Not too many years ago, an astounding athlete burst on to the scene of northeast Georgia football and took his program on a thrill ride that eventually captivated an entire state.
He eventually delighted an entire football-watching nation with his exploits at the collegiate and, bar a gut-wrenching injury, the professional levels.
Three years ago, his heir-apparent emerged.
No, Clemson fans, I’m not writing another paean to Trevor Lawrence — though the Cartersville gun slinger is certainly the real thing.
This one is for northeast Georgia folk — mountain folk in particular. And for those of us who thrilled to the exploits of a young Deshaun Watson, Rabun County’s Bailey Fisher is a hair-raising reminder that lightning can indeed strike a region twice.
What a treat for those of us lucky enough to witness it firsthand — and now the rest of the state can join in. (NOTE: Check out our Year of the Quarterback feature on Fisher from earlier in the season in our video player.)
Watson’s athletic ability was unparalleled at the varsity level (and, as it turned out, in college and beyond) — as he showed by starring in multiple sports (some may forget he played on a state runner-up basketball team his junior campaign) — but what really set the former Gainesville standout apart was his dogged determination and commitment to excellence.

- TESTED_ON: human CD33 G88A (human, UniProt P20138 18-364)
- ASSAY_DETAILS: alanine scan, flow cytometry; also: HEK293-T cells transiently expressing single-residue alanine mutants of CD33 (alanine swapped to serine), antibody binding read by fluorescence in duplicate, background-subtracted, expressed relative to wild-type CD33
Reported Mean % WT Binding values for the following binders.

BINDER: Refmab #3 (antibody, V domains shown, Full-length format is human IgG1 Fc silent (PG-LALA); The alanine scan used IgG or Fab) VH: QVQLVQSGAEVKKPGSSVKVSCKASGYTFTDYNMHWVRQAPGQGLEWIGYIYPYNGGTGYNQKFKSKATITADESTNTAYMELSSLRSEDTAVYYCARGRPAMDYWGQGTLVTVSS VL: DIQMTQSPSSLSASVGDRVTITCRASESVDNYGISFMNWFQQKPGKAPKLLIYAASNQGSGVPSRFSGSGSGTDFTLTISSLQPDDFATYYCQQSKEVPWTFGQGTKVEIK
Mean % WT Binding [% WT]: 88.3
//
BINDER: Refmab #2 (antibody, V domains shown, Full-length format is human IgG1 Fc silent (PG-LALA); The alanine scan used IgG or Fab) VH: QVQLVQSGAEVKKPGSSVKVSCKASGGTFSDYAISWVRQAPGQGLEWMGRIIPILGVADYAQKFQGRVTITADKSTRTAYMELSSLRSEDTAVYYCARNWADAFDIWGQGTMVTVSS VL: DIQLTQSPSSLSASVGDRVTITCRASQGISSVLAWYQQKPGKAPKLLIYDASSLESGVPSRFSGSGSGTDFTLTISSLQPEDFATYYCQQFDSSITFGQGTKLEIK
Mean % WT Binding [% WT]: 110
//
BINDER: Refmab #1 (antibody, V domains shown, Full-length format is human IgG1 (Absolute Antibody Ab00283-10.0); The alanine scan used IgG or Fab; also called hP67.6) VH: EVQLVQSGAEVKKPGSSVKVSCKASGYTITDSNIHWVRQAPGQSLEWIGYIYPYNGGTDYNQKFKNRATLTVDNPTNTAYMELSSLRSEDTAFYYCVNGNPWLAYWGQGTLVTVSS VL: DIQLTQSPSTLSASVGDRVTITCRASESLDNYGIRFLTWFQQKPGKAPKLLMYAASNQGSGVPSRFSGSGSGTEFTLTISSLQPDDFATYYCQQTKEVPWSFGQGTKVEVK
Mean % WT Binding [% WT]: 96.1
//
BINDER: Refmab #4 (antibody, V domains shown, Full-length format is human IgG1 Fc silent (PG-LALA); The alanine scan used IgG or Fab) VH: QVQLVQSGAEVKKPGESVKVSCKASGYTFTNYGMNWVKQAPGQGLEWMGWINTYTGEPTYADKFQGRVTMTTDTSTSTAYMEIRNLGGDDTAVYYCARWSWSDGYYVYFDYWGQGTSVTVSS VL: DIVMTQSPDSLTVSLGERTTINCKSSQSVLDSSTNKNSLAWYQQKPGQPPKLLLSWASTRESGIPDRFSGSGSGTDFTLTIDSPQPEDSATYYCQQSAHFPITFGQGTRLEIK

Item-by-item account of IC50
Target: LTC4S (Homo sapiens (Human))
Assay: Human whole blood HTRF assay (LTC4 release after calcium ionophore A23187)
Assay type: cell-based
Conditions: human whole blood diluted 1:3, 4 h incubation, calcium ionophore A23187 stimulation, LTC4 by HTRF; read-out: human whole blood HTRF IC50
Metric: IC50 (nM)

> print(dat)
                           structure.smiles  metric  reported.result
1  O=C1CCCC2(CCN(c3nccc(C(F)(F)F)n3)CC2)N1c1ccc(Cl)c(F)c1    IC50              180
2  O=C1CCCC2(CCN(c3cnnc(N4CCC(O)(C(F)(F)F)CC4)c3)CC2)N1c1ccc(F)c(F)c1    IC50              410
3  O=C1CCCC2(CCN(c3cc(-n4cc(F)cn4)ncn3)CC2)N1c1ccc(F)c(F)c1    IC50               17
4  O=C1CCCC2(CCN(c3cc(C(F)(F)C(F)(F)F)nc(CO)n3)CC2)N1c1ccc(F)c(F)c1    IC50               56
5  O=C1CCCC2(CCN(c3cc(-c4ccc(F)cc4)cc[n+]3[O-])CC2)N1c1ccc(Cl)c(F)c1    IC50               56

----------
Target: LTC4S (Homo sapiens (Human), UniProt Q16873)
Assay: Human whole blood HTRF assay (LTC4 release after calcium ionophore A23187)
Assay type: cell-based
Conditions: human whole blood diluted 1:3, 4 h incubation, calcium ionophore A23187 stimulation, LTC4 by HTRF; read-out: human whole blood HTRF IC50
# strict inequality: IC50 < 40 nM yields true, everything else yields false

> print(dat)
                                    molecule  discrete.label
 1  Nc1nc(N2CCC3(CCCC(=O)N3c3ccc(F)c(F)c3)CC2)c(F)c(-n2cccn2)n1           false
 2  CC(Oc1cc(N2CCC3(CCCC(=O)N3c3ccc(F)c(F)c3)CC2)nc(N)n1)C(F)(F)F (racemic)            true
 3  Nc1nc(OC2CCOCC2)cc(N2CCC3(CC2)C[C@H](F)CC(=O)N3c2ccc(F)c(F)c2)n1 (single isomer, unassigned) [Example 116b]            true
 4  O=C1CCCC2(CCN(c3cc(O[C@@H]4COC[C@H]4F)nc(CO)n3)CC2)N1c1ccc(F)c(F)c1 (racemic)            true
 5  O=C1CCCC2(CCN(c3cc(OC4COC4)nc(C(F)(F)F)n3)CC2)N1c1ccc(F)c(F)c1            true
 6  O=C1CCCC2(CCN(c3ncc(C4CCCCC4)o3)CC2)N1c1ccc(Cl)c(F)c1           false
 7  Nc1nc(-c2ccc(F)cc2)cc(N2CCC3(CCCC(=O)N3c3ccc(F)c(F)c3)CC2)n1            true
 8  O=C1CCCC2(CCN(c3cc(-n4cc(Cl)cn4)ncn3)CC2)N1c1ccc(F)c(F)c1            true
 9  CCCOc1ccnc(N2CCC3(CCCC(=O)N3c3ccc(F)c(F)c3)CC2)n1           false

Watson lived in the film-room and demanded more of himself, learning his position and honing his craft in a way that few adolescents would even contemplate, let alone put into action. And the Red Elephants elevated his teammates along the way to the program’s first ever GHSA championship in 2012.
There are tell-tale parallels in Tiger, where Fisher, another true dual-threat, spends his waking hours combing through footage of opponents and himself, engaging the encyclopedic knowledge and experience of his own position coach, former Flowery Branch and Georgia Southern star QB Jaybo Shaw (who was also headed for stardom in Rabun until his father, Lee Shaw, moved from Tiger, where he was an assistant, to intiate the Branch program).
And then there is that drive to be better. Lee Shaw, who coached great signal callers prior to Fisher — four first team All-State players, including Jaybo and his younger brother Connor (still in the NFL) — has been little short of awed.
"Since the day Bailey Fisher became our quarterback, he has changed this entire football team, high school, and community for the better,” Lee Shaw said. “His dedication to become great and his will to win is truly remarkable. It goes far beyond his athletic ability. He has fallen in love with the process of becoming great not just when the lights are on. He always finds a away to get the job done when adversity hits. The word ‘quit’ is not in Bailey Fisher's vocabulary. He is one of the toughest kids I have ever had the pleasure to coach.”